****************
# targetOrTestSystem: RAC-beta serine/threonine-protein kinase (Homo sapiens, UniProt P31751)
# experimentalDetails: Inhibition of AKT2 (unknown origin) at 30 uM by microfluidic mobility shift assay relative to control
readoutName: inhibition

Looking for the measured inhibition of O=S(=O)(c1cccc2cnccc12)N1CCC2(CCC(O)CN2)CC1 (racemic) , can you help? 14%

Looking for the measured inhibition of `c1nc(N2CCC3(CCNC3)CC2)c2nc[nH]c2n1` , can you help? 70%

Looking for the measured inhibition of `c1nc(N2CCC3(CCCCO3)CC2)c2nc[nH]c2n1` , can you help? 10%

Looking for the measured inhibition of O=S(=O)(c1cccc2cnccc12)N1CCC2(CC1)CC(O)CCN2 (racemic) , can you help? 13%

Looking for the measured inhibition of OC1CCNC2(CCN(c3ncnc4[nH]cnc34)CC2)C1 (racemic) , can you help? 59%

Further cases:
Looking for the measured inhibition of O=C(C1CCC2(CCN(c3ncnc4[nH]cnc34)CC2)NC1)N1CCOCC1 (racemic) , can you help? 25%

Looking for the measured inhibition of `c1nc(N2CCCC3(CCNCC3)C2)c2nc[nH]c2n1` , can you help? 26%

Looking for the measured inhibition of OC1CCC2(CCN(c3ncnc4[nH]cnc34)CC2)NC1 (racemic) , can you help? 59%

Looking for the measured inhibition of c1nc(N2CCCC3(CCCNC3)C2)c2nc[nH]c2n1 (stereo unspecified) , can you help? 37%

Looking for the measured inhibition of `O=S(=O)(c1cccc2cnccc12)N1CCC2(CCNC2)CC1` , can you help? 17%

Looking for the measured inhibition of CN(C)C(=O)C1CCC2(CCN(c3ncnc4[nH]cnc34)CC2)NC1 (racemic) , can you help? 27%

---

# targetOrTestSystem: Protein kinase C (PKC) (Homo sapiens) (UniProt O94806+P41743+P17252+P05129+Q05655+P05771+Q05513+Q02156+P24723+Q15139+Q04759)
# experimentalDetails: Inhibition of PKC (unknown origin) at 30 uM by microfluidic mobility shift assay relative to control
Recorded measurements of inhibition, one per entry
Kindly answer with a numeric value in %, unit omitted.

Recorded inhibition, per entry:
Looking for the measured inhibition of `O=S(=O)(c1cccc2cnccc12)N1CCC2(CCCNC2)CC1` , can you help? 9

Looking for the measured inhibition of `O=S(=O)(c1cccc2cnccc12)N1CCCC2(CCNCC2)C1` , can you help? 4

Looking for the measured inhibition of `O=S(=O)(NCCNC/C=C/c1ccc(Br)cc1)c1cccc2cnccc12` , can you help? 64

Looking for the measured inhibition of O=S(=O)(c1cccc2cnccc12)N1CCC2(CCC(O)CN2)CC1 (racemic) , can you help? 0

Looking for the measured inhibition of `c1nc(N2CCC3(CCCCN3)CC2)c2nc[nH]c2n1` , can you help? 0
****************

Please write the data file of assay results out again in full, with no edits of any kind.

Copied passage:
# targetOrTestSystem: RAC-beta serine/threonine-protein kinase (Homo sapiens, UniProt P31751)
# experimentalDetails: Inhibition of AKT2 (unknown origin) at 30 uM by microfluidic mobility shift assay relative to control
readoutName: inhibition

Looking for the measured inhibition of O=S(=O)(c1cccc2cnccc12)N1CCC2(CCC(O)CN2)CC1 (racemic) , can you help? 14%

Looking for the measured inhibition of `c1nc(N2CCC3(CCNC3)CC2)c2nc[nH]c2n1` , can you help? 70%

Looking for the measured inhibition of `c1nc(N2CCC3(CCCCO3)CC2)c2nc[nH]c2n1` , can you help? 10%

Looking for the measured inhibition of O=S(=O)(c1cccc2cnccc12)N1CCC2(CC1)CC(O)CCN2 (racemic) , can you help? 13%

Looking for the measured inhibition of OC1CCNC2(CCN(c3ncnc4[nH]cnc34)CC2)C1 (racemic) , can you help? 59%

Further cases:
Looking for the measured inhibition of O=C(C1CCC2(CCN(c3ncnc4[nH]cnc34)CC2)NC1)N1CCOCC1 (racemic) , can you help? 25%

Looking for the measured inhibition of `c1nc(N2CCCC3(CCNCC3)C2)c2nc[nH]c2n1` , can you help? 26%

Looking for the measured inhibition of OC1CCC2(CCN(c3ncnc4[nH]cnc34)CC2)NC1 (racemic) , can you help? 59%

Looking for the measured inhibition of c1nc(N2CCCC3(CCCNC3)C2)c2nc[nH]c2n1 (stereo unspecified) , can you help? 37%

Looking for the measured inhibition of `O=S(=O)(c1cccc2cnccc12)N1CCC2(CCNC2)CC1` , can you help? 17%

Looking for the measured inhibition of CN(C)C(=O)C1CCC2(CCN(c3ncnc4[nH]cnc34)CC2)NC1 (racemic) , can you help? 27%

---

# targetOrTestSystem: Protein kinase C (PKC) (Homo sapiens) (UniProt O94806+P41743+P17252+P05129+Q05655+P05771+Q05513+Q02156+P24723+Q15139+Q04759)
# experimentalDetails: Inhibition of PKC (unknown origin) at 30 uM by microfluidic mobility shift assay relative to control
Recorded measurements of inhibition, one per entry
Kindly answer with a numeric value in %, unit omitted.

Recorded inhibition, per entry:
Looking for the measured inhibition of `O=S(=O)(c1cccc2cnccc12)N1CCC2(CCCNC2)CC1` , can you help? 9

Looking for the measured inhibition of `O=S(=O)(c1cccc2cnccc12)N1CCCC2(CCNCC2)C1` , can you help? 4

Looking for the measured inhibition of `O=S(=O)(NCCNC/C=C/c1ccc(Br)cc1)c1cccc2cnccc12` , can you help? 64

Looking for the measured inhibition of O=S(=O)(c1cccc2cnccc12)N1CCC2(CCC(O)CN2)CC1 (racemic) , can you help? 0

Looking for the measured inhibition of `c1nc(N2CCC3(CCCCN3)CC2)c2nc[nH]c2n1` , can you help? 0